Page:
As the holidays approach, it’s easy to bemoan the things we WON’T be doing this year. Big family gatherings, seasonal office parties, elaborate New Year’s gatherings—not likely this year! But before we allow the Quarantine Grinch to steal our spirit, I challenge you to consider how we can still savor and celebrate our end-of-the-year holidays.
I don’t want to minimize the very real hardships and grief that some of our members have experienced this past year. Losing normal activities, jobs or even loved ones during this pandemic has taken their toll on many of us. The losses for some can seem overwhelming, something we all need to recognize. Yet all the more reason for those of us who are ending the year battered, but not quite so bruised, to reach out to lift the spirits of others. We need to acknowledge these real losses and then focus on ways to make the holidays a little happier for others—and ourselves.
Philosophers and psychologists tell us the way to “do” holidays is to reach out to others and count our blessings. Counting our blessings, however, can be challenging during this time of COVID-19. It may require us to reach deep and look creatively. For example, those who question “What’s to be grateful in December 2020?” might conclude ruefully that we can indeed be grateful this year is finally ending! We can focus on small daily treats and take note of daily moments of joy and peace.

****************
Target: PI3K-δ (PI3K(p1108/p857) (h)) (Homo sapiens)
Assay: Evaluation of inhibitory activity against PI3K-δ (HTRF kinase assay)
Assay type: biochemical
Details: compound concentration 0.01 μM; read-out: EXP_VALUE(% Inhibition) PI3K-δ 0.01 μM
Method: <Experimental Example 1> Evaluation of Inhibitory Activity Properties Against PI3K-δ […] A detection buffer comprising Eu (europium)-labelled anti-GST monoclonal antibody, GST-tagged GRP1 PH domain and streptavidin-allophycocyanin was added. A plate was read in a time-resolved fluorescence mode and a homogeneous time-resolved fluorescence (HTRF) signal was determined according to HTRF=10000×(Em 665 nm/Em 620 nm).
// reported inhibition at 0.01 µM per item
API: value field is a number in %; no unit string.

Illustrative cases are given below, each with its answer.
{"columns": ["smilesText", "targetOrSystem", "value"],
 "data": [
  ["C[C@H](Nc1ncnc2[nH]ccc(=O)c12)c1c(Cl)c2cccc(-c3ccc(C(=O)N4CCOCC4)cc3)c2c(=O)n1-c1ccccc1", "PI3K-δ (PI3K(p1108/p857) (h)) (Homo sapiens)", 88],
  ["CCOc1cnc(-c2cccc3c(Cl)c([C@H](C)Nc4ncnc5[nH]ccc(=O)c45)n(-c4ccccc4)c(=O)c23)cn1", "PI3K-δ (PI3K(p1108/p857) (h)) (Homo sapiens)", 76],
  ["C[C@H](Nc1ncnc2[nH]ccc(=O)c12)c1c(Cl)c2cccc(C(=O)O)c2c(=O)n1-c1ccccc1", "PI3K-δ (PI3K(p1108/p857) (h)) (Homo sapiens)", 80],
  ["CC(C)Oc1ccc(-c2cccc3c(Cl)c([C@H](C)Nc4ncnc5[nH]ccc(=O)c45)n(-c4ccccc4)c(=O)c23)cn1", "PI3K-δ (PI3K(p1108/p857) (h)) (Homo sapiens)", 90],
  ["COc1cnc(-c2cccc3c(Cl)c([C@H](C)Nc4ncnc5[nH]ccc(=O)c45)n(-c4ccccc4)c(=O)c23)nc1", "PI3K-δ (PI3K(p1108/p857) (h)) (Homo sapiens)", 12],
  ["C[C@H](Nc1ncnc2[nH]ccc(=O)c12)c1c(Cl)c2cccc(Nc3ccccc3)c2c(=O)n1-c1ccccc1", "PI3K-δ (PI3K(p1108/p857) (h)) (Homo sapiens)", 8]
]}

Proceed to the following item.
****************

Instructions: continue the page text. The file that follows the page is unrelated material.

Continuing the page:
By now we’ve already celebrated many post-COVID holidays, birthdays, and weddings celebrations. We’ve discovered creative ways to connect—Zooming, drive-by birthdays, Zoomversaries. We can continue that creativity and refashion new holiday traditions. For example, perhaps this year we’ll go all out decorating because we’re home to appreciate the decorations. Our cookie exchanges may mean we’ll be dropping off the cookies on each participant’s porch; the seasonal card list may grow as we reach out more and share more personal notes. While the gifts may be fewer, they may be more carefully chosen or even homemade.
And within our “bubble” of safe in-person connections, we can rejoice in smaller but no less rewarding gatherings. Just because the holiday meal may only include two or three guests doesn’t mean we shouldn’t dress up the table (and ourselves!) for the fancy feast of healthy whole food plant goodness we’ll create. You get the idea—it may take some creativity but we can outsmart any grinches who try to dampen our spirits.
For PBNM members, counting our blessings and reaching out can have real meaning during these upcoming holidays as we appreciate the health and wisdom of a plant-based life and reach out to others with healthy treats and recipes. That is indeed worth sharing and celebrating!